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Subject: RE: Who started the Delta blues myth?
From: KarenH
Date: 13 Aug 18 - 11:01 AM

Hi Joseph

I now move onto the Odum articles of 1911.

We can see how these are slap bang in the middle of a sub-culture that saw negro song as a guide to the race and its psychology/mental habits. Again, the emphases are mine:

"My study of negro folk-songs included originally the religious and secular songs of the Southern negroes; analysis of their content; a discussion of the *mental imagery, style and habit,* reflected in them; and the word-vocabulary of the collection of songs."

Though he says he has to leave out most of the analysis of the mental style and habit of "the negro" in these pieces, some remains. Examples:

"In addition to the words of the wandering man, this song gives also an insight into the reckless traits of *the negro woman*, which are clearly pictured in many of the negro love-songs."

" Murder, conviction, courts, and fines are thus seen to be common themes along with the general results that would be expected to follow the use of whiskey and weapons; and just as *the knife, razor, and " special " are common companions with the negro, and indicate much of his criminal nature, so his songs boast of crimes which he thinks of and sometimes commits*"

There is frequent use of the generalising 'the negro', what today we might call 'othering'.

What there is not in these early pieces is any explicit mention of 'the blues'. I have read that it was not until later that Odum started using this term, despite all the time he had spent gathering tunes. That in itself is interesting.


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Subject: RE: Who started the Delta blues myth?
From: GUEST,KarenH
Date: 13 Aug 18 - 08:34 AM

Hi Joseph

I think you misrepresent Hagstrom Miller's book. You seem to have done this by pulling a quotation out of context, and, it would seem, by completely misrepresenting what the book does and the quality of its content.

It doesn't seem reasonable to accuse Miller of getting the early story of folklorists wrong when it was as a result of reading that book that I read not only the 1903 Peabody article but also the first ever edition of "The American Journal of Folklore". Miller discusses Peabody in some detail.

What Miller does in fact is go back to the start of 'folklore' studies and situate them in the context of Jim Crow legislation and a segregated society. A society in which views about the different development of different 'races' were used to justify discrimination and segregation on the basis of 'race'. Folklore studies were part of this. This point is worth making and Miller does it well.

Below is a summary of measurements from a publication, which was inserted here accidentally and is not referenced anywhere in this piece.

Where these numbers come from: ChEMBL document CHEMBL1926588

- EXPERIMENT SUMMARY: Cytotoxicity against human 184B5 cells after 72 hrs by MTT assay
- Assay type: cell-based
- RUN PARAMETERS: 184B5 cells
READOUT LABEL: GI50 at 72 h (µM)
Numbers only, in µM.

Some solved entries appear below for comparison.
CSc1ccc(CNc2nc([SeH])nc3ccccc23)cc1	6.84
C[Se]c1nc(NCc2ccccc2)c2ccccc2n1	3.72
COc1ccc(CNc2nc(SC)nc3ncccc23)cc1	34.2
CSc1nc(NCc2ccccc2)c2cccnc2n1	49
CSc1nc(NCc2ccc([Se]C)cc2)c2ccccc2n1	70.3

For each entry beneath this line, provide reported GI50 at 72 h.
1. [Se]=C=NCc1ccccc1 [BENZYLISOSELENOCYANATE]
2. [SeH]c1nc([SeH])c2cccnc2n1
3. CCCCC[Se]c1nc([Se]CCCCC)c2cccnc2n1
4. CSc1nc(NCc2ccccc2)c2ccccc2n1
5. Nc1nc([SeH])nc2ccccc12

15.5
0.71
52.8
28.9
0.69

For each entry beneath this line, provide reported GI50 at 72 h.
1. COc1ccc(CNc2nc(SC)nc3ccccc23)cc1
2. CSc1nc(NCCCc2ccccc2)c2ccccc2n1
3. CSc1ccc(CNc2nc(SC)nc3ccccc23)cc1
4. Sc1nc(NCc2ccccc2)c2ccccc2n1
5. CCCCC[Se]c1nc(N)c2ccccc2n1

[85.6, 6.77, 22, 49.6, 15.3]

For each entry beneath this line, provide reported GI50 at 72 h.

Here are some extracts from the first ever edition of the Journal of American Folklore, with my emphasis on certain words:

"Many of the best Scotch and Irish ballad.singers, who have preserved, in their respective dialects, songs which were once the property of the English-speaking *race*, have emigrated to this coun try; and it is possible that something of value may be obtained from one or other of these sources."

"It is also to be wished that thorough studies were made of negro music and songs. Such inquiries are becoming difficult, and in a few years will be impossible. Again, the great mass of beliefs and superstitions which exist among this people need attention, and present interesting and important psychological problems, connected with the history of a *race* who, for good or ill, are henceforth an indissoluble part of the body politic of the United States."

" There is, no doubt, another side. The habits and ideas of *prim itive races* include much that seems to us cruel and immoral, much that it might be thought well to leave unrecorded. But this would be a superficial view. What is needed is not an anthology of customs and beliefs, but a complete representation of the *savage mind* in its rudeness as well as its intelligence, its licentiousness as well as its fidelity. "

To spell it out, the early folklorists saw the music of African Americans as providing an insight into the minds of people of a different race. Miller discusses this sort of stuff in some detail. I hope that sets the record straight on his work.

Peabody is indeed worth reading as it explains how, in 1903, workers sang the commercial songs "Goo Goo Eyes" and "The Bully Song" for hours. Peabody actually moans about this, as he doesn't want to hear about it; it's not what he is interested in.

Luckily for us, he did record the information, so we can see how, as Wald has suggested, commercial music did influence what African Americans were singing at work in the Delta at that period of time. Where Wald is helpful, I believe, is in pointing out that people who came to be seen later as in some sense 'folk musicians', such as Robert Johnson and the Chatmon family, were, or aspired to be commercial stage musicians.

You wrote about Wald:

"He likes that modern-day myth that stage musicians helped invent the earliest blues music,"